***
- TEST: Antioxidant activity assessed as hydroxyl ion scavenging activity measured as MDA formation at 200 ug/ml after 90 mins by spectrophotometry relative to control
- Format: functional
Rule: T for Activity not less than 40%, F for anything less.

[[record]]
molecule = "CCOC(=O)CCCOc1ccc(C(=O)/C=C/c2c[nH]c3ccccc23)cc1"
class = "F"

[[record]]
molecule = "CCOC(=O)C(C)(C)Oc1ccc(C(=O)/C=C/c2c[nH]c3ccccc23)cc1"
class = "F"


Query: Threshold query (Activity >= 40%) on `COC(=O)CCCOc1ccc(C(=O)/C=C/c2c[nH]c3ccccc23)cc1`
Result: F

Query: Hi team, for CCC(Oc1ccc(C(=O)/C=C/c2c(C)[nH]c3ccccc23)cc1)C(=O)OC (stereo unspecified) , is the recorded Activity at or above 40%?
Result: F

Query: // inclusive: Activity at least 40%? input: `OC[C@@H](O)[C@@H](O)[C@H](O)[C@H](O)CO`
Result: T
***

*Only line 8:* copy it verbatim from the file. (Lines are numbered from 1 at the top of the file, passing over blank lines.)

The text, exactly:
molecule = "CCOC(=O)C(C)(C)Oc1ccc(C(=O)/C=C/c2c[nH]c3ccccc23)cc1"